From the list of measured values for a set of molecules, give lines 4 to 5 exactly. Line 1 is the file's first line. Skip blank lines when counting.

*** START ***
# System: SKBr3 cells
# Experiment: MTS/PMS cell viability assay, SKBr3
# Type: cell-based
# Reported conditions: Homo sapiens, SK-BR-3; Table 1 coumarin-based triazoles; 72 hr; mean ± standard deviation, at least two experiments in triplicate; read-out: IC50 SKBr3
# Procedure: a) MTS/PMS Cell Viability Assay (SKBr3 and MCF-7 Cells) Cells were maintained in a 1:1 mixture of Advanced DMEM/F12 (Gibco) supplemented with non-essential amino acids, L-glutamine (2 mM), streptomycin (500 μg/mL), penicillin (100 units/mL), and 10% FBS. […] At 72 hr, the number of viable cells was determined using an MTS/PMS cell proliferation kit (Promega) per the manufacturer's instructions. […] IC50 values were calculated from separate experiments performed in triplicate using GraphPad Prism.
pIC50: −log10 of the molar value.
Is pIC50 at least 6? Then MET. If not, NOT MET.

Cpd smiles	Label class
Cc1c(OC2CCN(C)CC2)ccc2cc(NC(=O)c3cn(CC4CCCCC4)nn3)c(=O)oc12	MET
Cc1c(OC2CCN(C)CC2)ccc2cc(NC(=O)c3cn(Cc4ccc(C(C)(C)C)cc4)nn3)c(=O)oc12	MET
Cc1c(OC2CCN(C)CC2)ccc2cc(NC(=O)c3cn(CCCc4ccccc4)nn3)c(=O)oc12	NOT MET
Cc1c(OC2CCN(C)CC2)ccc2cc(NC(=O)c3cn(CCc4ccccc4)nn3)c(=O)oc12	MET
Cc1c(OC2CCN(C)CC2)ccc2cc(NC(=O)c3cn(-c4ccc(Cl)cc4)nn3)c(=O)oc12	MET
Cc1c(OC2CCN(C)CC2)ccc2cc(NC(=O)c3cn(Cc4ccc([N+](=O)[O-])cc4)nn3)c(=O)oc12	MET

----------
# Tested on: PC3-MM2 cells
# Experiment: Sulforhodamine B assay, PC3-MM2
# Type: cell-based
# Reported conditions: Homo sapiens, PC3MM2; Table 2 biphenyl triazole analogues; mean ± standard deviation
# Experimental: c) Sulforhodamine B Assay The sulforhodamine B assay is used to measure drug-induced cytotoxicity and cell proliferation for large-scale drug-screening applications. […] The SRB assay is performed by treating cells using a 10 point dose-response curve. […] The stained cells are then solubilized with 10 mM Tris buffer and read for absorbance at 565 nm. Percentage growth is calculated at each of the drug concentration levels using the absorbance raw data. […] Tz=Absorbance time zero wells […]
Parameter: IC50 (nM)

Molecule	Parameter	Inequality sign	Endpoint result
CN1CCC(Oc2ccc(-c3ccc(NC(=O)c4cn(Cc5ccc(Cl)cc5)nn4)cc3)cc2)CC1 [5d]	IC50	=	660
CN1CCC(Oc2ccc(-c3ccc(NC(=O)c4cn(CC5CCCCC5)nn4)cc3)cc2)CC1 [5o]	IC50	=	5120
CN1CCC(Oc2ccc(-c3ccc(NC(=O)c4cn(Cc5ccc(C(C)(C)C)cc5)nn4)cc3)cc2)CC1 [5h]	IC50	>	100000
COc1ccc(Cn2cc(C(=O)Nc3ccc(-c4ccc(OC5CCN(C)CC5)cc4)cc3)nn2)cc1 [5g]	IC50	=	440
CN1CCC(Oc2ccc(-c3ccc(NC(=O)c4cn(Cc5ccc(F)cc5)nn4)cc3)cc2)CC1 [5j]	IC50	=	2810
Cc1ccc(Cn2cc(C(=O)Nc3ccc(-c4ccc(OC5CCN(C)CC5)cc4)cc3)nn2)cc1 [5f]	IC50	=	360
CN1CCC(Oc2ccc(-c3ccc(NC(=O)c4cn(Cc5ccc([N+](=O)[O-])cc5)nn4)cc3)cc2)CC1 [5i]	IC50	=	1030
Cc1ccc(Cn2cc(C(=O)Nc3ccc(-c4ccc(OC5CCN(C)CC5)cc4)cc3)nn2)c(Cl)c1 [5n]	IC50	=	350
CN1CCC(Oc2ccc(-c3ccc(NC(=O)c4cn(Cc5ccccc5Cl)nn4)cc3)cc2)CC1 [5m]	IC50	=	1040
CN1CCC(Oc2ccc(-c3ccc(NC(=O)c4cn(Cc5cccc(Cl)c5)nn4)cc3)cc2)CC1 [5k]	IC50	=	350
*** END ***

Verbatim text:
# Reported conditions: Homo sapiens, SK-BR-3; Table 1 coumarin-based triazoles; 72 hr; mean ± standard deviation, at least two experiments in triplicate; read-out: IC50 SKBr3
# Procedure: a) MTS/PMS Cell Viability Assay (SKBr3 and MCF-7 Cells) Cells were maintained in a 1:1 mixture of Advanced DMEM/F12 (Gibco) supplemented with non-essential amino acids, L-glutamine (2 mM), streptomycin (500 μg/mL), penicillin (100 units/mL), and 10% FBS. […] At 72 hr, the number of viable cells was determined using an MTS/PMS cell proliferation kit (Promega) per the manufacturer's instructions. […] IC50 values were calculated from separate experiments performed in triplicate using GraphPad Prism.